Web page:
5.  Keep your kids safe by buying them  cellphones, and have them call you every hour if you will be away from home a lot. For working parents, cellphones are a Godsend. I never believed in buying my younger kids cellphones, but cellphones may help save a life, or help the police track where your child is.

6. Tell your kids to always ask you if it is okay to go to someone’s home. Make sure they are always communicating with you. In today’s world of unreality TV, violent video games where people are shot, murdered and the killer keeps going unscathed, it may look cool to kids to do this in real life.

7. Also tell your kids to call you and tell you where they are at all times. I realize you will come off as Big Brother, or a Nutjob parent, but do want your kids to stay alive and safe?

8.Monitor you kids online usage. I know it’s pretty much a joke to monitor your kids online, because there are so many sites, and they outlast you well into the night. But, do try to monitor them. Tell them to go to bed at night. Take away the computer. Set down rules, so they stay safe!

In today’s violent, nasty world, you as a parent must protect your kids. Keep your kids safe, even if it means you become the uncool, pain in the butt parent. You’re better off knowing your kids are safe and okay rather than becoming the next target for some mental patient! Copyright 2012, written by Kate Johns, who has been a professional freelance writer since 2004.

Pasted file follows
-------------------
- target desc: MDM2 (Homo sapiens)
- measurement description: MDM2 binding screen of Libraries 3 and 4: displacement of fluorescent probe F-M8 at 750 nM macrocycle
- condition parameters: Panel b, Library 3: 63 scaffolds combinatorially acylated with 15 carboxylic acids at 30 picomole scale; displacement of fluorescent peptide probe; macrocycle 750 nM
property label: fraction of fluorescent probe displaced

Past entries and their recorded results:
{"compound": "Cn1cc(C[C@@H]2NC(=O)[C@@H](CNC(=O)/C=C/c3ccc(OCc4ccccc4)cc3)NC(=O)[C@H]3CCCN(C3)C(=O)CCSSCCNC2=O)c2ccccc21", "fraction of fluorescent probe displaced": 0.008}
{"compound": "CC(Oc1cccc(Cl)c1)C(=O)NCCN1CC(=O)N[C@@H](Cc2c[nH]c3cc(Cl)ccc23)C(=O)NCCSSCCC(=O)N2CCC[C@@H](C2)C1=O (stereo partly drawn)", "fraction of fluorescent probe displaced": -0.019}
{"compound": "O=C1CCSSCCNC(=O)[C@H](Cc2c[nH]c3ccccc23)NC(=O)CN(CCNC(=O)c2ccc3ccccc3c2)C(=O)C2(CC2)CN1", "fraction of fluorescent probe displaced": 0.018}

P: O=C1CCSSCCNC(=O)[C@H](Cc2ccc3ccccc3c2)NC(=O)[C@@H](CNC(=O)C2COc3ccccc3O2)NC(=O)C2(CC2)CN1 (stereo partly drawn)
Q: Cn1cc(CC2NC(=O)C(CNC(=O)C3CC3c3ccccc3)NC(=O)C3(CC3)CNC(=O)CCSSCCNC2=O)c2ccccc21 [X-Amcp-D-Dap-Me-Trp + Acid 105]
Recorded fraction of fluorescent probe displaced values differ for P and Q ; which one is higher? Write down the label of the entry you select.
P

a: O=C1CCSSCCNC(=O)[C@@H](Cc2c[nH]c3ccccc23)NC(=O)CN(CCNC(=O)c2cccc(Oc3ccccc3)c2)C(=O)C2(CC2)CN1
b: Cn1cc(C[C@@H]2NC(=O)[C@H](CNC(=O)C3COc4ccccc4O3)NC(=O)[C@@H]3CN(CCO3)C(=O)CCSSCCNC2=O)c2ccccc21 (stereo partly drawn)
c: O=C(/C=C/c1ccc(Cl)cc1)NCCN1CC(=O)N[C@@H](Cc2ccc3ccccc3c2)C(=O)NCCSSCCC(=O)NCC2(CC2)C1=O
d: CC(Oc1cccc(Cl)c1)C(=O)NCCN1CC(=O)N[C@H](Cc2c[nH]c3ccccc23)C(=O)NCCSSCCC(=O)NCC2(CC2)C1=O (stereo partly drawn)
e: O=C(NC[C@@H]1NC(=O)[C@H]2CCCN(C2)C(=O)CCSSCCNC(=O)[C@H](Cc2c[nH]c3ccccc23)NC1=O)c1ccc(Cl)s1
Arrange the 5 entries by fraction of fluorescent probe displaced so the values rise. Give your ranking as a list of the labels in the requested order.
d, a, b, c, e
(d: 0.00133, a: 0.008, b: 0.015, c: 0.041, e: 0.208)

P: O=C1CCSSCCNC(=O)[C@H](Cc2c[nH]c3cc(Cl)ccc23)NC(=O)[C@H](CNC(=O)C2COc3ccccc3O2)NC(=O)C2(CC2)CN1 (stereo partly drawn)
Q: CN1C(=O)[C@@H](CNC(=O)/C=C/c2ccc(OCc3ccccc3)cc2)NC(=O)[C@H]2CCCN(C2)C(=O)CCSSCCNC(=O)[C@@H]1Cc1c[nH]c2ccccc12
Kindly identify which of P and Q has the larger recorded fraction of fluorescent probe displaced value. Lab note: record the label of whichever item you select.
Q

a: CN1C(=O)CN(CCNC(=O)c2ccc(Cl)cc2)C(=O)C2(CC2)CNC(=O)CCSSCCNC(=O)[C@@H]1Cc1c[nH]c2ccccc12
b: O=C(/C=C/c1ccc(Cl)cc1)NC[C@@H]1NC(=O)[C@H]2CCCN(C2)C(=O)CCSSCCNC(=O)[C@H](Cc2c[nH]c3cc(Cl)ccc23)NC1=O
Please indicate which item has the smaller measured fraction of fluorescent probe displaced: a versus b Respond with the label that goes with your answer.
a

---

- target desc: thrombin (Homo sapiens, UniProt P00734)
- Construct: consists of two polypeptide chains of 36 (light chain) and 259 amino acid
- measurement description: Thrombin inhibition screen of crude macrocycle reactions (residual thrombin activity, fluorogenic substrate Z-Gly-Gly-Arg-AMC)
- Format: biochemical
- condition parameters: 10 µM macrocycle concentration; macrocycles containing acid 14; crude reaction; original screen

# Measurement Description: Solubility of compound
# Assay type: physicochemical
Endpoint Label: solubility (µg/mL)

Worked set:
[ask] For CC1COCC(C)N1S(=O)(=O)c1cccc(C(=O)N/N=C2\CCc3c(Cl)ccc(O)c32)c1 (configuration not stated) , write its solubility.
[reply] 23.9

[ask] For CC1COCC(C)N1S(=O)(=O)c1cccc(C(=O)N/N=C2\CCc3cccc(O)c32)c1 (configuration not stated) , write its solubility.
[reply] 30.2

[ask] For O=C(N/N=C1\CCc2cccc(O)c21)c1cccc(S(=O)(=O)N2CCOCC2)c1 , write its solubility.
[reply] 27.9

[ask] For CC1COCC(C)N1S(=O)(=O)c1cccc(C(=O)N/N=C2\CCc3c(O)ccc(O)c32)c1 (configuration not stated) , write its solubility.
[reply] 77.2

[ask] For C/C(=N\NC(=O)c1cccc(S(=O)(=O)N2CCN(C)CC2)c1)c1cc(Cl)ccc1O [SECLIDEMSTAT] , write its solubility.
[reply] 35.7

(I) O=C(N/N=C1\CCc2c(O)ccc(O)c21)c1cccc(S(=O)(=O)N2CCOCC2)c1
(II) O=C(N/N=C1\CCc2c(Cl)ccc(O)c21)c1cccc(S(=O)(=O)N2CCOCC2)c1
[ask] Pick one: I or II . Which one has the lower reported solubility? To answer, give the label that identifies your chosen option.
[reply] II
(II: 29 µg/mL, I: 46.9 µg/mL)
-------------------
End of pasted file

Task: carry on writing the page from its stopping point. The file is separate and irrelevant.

My daughter has reached the turbulent, hormone crazed teen years. As I’m sure your child will soon reach, or perhaps you have already been through  this hellish nightmare while going through menopausal mood swings.

When my kids were younger they were a lot easier to deal with. It was fun to play hide ‘n’ seek, go to the zoo numerous times a year, and have a young child ask me to take her to the beach or the pool.


Those, fun, child-like years, where mom got to have some fun  are gone. My eldest child is busy  studying for college tests,and finding his path in life.  My youngest is a hormonal mess of nightmare proportions, where I find myself lingering too long at stores to avoid going home, facing a tantrum throwing person who used to be my best buddy.